I absolutely adore rugelach and can’t believe that it took me so long to make them myself. Ironically, I made them the same day that I made the Chocolate Babka – it was a Jewish baking extravaganza! The history of rugelach, much like babka, is that they were first brought to America by Eastern European immigrants and are popular during Jewish holidays. Rugelach is made up of a wonderfully tender cream cheese dough and is filled with dried fruit, chocolate, or nuts or a combination of all three. Most versions include raisins which is what I filled half of mine with, and the other half I filled with dried figs. I just love figs and look for any excuse to use them! These would also be fabulous brushed with raspberry jam and filled with bittersweet chocolate. Yum!

While these take some time and a few extra steps to put together they are not at all complicated; and that flaky pastry dough is well worth the effort!

Have you had rugelach before? If so, what is your favorite flavor combination?

More great ethnic cookies:
Lebkuchen: German Christmas Cookies
Cucidati: Italian Fig Cookies
Italian Walnut Pillow Cookies


Yield: Makes 4 dozen

Prep Time: 2 hours

Cook Time: 20 to 25 minutes

Total Time: 2 hours 30 minutes


2 sticks (1 cup) unsalted butter, room temperature
8 ounces cream cheese, room temperature
¾ cup granulated sugar
¼ teaspoon plus a pinch of salt
1 large whole egg, plus 3 large egg yolks
2-1/3 cups all-purpose flour, plus more for dusting
1 teaspoon pure vanilla extract
1¼ cups (4 ounces) walnut halves or pieces
Pinch of ground cinnamon
1 cup plus 2 tablespoons (12 ounces) apricot jelly, melted
2 cups currants, raisins or other dried fruit, or mini chocolate chips
Fine sanding sugar (or granulated sugar), for sprinkling


1. In the bowl of an electric mixer fitted with the paddle attachment, beat the butter and cream cheese on medium speed until light and fluffy, 3 to 4 minutes, scraping down the sides of the bowl. Add ½ cup granulated sugar and ¼ teaspoon salt; beat until combined and fluffy, about 3 minutes. Add the egg yolks, one at a time, beating to combine after each. With the mixer on low speed, beat in flour to combine. Mix in vanilla.

2. Turn out the dough onto a lightly floured work surface. Divide into three equal pieces, and shape into flattened disks; wrap each in plastic. Refrigerate at least 1 hour or overnight.

3. Preheat the oven to 325°F, with racks in the upper and lower thirds. Line three baking sheets with parchment paper; set aside. In food processor, pulse together the walnuts, remaining ¼ cup granulated sugar, the cinnamon, and pinch of salt until finely ground; set aside. On a lightly floured work surface, roll out one disk of dough into a 10-inch round about ¼ inch thick. Brush the top evenly with melted jelly. Sprinkle with a third of the walnut mixture and a third of the currants. Using the rolling pin, gently roll over the round to press the filling into the dough.

4. Using a pizza cutter or sharp knife, cut the round into 16 equal wedges. Beginning with the outside edge of each wedge, roll up to enclose filling. Place about 1 inch apart on the prepared baking sheets. Repeat with remaining dough and filling ingredients. Lightly beat the whole egg; brush over tops, and sprinkle with sanding sugar.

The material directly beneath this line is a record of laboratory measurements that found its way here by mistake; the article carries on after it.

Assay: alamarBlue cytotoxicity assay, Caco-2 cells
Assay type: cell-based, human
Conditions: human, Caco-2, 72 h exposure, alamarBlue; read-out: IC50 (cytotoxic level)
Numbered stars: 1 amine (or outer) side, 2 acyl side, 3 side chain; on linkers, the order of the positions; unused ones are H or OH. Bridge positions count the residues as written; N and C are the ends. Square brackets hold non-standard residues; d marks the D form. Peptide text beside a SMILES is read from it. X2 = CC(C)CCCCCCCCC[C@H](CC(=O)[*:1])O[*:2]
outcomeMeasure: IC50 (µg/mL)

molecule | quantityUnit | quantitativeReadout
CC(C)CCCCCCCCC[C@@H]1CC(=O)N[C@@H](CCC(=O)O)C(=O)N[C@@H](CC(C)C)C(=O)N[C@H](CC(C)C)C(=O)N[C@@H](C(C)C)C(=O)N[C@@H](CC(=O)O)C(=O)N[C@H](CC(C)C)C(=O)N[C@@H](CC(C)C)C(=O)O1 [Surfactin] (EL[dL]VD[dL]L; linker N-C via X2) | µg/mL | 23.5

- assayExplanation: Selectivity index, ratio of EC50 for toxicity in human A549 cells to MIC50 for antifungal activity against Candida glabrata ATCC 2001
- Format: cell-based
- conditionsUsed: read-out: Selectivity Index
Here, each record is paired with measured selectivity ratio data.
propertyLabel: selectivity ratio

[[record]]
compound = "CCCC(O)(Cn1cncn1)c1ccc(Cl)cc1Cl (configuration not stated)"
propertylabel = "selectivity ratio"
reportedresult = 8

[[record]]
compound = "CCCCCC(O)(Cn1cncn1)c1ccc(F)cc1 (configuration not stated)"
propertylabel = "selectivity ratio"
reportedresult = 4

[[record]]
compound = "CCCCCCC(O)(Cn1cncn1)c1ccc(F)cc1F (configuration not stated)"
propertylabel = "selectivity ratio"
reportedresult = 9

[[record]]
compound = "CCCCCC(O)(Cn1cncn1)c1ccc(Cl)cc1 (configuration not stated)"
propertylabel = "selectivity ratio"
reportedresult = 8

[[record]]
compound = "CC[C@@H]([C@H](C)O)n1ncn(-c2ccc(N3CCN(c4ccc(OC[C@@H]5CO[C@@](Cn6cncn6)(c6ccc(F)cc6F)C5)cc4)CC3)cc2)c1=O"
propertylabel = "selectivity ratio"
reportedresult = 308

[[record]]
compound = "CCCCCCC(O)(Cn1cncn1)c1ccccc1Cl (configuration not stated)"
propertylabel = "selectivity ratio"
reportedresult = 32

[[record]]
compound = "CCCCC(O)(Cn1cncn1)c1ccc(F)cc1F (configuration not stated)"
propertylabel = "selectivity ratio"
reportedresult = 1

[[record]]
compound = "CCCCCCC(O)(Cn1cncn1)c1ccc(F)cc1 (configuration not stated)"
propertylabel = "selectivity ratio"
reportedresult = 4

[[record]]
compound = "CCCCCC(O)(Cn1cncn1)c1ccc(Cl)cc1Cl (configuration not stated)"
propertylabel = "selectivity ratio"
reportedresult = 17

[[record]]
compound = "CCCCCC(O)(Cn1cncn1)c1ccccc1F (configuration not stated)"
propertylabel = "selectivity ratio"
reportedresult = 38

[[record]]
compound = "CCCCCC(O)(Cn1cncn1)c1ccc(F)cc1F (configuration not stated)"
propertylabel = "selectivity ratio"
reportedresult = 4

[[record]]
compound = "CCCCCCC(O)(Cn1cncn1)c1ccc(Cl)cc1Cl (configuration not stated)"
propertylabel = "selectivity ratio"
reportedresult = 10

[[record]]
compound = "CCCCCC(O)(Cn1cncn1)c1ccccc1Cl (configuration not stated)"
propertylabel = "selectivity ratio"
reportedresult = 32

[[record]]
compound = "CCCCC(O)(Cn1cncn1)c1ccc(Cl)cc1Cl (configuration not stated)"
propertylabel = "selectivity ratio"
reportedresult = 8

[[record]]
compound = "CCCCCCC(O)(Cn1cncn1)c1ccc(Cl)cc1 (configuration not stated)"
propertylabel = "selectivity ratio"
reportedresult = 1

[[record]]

5. Bake two sheets, rotating halfway through, until the cookies are golden brown, 20 to 25 minutes. Transfer to a wire rack to cool completely. Repeat with remaining baking sheet. Rugelach can be kept in an airtight container at room temperature for up to 4 days.


37 Responses to “Rugelach”

  1. rebecca on January 5, 2010 at 1:41 pm

    wow looks awesome great with a cup of tea!


  2. Hannah on January 5, 2010 at 1:42 pm

    I made rugelach with a simple brown sugar and cinnamon filling. It went wonderfully with the cream cheese dough! Basically a mock cinnamon roll. Next time I think i’ll add pecans.


  3. Erika from The Pastry Chef At Home on January 5, 2010 at 1:43 pm

    These are so cute and you can see the tenderness through the computer screen!

    This brings back memories of elementary school. On some days students would bring in treats from their heritage to share with the class. Someone would always bring in rugelach and I absolutely loved it. I haven’t had it for years! I will definitely try this recipe. Happy New Year!


  4. BethieofVA on January 5, 2010 at 1:45 pm



  5. Mari on January 5, 2010 at 1:54 pm

    Looks delicious!


  6. Adair@Lentil Breakdown on January 5, 2010 at 2:27 pm

    I love your idea of dried figs! I’ve made rugelach for many years, as it’s a tradition in my family of Eastern European Jews. I use sour cream in the dough as opposed to cream cheese, and I have experimented with many jams, and the undisputed winner is apricot. I use white raisins, as opposed to regular ones since they look pretty and don’t burn when the filling oozes out. Your pics are lovely. I tend to stuff mine chock-full and they bleed out on the wax or parchment paper. Then I scoop up the sloppy overflow before it hardens on the paper. It’s a special treat for the chef without hogging the coveted final product!


  7. Drick on January 5, 2010 at 2:32 pm

    really do like your cream cheese dough – looks very tender … I have tried to make a similar one with not much luck, too stiff…will certainly try yours with your great directions……


  8. Natasha - 5 Star Foodie on January 5, 2010 at 2:38 pm